GCHQ given a deserved accolade
LAST week, GCHQ was awarded the Freedom of the Borough of Cheltenham. This honour recognises individuals or organisations that have rendered “eminent services’ to the local area.
GCHQ (originally Government Code and Cypher School) was founded on November 1, 1919 and so is celebrating its centenary this year.
For the last 68 years GCHQ has been based in Cheltenham. As the largest employers in the area GCHQ, both as an organisation and through its staff and their families have over generations made a big contribution to what makes Cheltenham the place it is.
In financial terms, it brings in hundreds of millions of pounds to the local economy each year supporting businesses that wouldn’t otherwise exist.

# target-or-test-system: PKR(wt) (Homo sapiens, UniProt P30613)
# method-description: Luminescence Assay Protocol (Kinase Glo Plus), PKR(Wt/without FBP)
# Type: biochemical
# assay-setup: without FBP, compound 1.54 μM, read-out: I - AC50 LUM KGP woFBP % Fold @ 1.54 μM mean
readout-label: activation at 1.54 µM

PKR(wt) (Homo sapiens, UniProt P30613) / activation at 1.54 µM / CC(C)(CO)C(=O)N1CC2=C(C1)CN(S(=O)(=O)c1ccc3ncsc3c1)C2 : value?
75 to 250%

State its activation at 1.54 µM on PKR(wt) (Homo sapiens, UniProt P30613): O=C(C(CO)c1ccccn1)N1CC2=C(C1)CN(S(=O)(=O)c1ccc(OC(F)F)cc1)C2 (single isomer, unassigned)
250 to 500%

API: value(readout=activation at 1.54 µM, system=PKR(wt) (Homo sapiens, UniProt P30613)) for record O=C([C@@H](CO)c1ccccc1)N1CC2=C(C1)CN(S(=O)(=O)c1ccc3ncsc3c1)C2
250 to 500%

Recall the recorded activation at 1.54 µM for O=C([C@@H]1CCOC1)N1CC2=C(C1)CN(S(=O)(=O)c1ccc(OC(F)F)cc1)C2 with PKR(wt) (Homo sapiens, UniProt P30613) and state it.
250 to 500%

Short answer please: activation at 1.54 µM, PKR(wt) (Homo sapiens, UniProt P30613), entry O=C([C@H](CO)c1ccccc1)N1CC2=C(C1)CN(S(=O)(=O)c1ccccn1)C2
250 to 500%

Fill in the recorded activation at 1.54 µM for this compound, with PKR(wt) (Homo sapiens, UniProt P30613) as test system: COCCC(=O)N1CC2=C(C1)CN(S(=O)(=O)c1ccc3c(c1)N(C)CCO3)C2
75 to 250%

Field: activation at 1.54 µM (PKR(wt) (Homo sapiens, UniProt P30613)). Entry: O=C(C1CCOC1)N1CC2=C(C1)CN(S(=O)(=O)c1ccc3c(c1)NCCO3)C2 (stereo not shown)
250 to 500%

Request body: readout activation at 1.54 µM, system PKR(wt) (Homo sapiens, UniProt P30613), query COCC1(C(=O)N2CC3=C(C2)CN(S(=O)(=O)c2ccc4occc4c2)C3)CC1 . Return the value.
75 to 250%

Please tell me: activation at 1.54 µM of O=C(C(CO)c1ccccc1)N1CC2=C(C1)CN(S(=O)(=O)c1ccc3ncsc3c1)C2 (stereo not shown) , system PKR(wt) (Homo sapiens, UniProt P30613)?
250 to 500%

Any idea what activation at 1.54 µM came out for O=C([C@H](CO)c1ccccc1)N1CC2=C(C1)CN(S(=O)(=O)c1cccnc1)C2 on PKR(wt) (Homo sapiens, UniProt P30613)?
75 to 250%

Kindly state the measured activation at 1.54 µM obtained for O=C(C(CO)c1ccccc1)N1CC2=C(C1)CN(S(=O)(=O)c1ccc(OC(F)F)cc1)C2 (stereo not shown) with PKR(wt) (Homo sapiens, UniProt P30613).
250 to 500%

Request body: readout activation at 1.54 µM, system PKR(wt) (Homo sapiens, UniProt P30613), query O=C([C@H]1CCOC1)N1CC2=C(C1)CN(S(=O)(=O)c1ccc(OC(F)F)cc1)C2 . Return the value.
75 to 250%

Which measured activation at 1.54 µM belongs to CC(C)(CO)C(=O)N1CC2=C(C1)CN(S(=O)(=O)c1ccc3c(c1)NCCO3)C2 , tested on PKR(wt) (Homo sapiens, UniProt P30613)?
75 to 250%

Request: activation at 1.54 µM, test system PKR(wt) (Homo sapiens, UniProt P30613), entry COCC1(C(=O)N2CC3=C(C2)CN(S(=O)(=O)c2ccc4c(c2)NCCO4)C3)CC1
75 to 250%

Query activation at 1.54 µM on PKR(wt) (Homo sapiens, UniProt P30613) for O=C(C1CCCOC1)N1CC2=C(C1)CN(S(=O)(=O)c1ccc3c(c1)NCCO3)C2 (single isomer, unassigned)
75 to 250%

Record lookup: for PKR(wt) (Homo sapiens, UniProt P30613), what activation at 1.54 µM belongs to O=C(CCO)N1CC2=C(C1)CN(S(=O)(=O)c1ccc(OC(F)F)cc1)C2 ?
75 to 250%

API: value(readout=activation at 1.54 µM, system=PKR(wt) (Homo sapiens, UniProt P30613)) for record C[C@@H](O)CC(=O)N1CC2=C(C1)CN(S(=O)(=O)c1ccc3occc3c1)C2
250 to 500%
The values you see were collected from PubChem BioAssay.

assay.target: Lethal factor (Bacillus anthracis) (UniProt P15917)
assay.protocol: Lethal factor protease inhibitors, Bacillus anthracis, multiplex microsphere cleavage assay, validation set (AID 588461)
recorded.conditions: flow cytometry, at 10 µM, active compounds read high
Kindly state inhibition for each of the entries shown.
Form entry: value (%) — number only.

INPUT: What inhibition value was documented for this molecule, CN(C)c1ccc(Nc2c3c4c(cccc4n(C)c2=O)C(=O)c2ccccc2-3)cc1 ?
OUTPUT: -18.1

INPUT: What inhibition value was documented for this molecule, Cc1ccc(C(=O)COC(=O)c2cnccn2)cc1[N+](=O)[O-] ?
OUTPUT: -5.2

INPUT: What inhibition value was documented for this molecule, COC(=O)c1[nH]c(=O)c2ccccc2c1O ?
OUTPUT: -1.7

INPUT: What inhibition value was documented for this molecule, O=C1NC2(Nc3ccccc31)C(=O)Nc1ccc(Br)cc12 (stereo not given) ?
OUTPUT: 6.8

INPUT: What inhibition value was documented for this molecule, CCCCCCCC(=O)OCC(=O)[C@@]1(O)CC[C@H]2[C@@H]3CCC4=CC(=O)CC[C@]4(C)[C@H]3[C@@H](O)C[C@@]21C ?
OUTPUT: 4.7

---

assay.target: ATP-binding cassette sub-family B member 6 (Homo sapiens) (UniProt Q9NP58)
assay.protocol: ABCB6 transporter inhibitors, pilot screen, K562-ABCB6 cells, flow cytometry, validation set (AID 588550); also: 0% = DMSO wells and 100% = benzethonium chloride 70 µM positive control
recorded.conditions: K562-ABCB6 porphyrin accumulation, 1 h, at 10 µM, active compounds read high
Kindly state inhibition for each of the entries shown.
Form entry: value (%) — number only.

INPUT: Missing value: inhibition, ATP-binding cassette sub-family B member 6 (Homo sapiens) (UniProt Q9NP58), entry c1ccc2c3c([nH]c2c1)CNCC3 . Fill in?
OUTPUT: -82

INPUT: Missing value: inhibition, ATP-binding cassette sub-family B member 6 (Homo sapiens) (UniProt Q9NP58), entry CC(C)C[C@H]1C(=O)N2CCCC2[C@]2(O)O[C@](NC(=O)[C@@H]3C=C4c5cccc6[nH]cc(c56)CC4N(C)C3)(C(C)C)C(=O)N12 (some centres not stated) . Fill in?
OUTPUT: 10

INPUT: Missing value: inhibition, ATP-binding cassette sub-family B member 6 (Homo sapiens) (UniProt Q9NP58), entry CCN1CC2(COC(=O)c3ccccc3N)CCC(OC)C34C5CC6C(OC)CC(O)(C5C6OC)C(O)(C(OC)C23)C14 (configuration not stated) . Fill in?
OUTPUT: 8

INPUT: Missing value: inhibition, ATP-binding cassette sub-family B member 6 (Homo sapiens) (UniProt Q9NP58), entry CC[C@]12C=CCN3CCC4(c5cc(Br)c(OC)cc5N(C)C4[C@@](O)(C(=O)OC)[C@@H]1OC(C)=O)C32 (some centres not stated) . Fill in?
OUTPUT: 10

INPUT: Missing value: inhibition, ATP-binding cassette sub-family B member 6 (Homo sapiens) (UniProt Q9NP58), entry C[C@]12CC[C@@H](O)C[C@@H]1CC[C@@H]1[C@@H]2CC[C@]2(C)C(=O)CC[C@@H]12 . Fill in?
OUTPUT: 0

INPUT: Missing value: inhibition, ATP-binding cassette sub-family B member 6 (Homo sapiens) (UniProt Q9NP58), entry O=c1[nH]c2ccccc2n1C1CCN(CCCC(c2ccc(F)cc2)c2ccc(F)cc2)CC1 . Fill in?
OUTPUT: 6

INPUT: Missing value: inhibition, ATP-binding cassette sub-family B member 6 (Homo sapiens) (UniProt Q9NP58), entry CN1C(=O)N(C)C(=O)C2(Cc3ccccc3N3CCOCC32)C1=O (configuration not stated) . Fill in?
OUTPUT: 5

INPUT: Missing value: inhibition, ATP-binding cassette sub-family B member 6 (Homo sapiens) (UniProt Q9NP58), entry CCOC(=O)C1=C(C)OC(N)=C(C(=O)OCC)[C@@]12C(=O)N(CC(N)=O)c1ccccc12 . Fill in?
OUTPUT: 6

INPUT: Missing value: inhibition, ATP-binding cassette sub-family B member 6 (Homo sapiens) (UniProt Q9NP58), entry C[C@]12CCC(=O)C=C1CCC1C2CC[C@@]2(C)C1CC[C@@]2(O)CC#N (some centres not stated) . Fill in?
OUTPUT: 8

But it’s much more than that as there are also many community and voluntary organisations that benefit from the time and abilities of GCHQ staff.
Historically the freedom awarded to military units gave them the right to parade with “drums beating, colours flying, and bayonets fixed”.
I know that previous recipients such as the Gloucestershire Regiment have taken up that option but I suspect GCHQ won’t be!
A special meeting of the council can award the freedom provided two thirds of the council members vote in favour.
I’m pleased to say that when I made the proposal to the special council on May 13 it had unanimous support from councillors, which was just as well since the award was actually made to GCHQ Director Jeremy Fleming at the Town Hall later the same day.
But an informal process had been going on for a year or so before then as the last thing you would want is to embarrass the potential recipient by having any serious opposition.
When the idea was first discussed there were ‘”informal soundings” within the council which showed everyone was in favour.
Then GCHQ were approached to check they would accept it. This finally led to what I think is the well-deserved freedom award last week.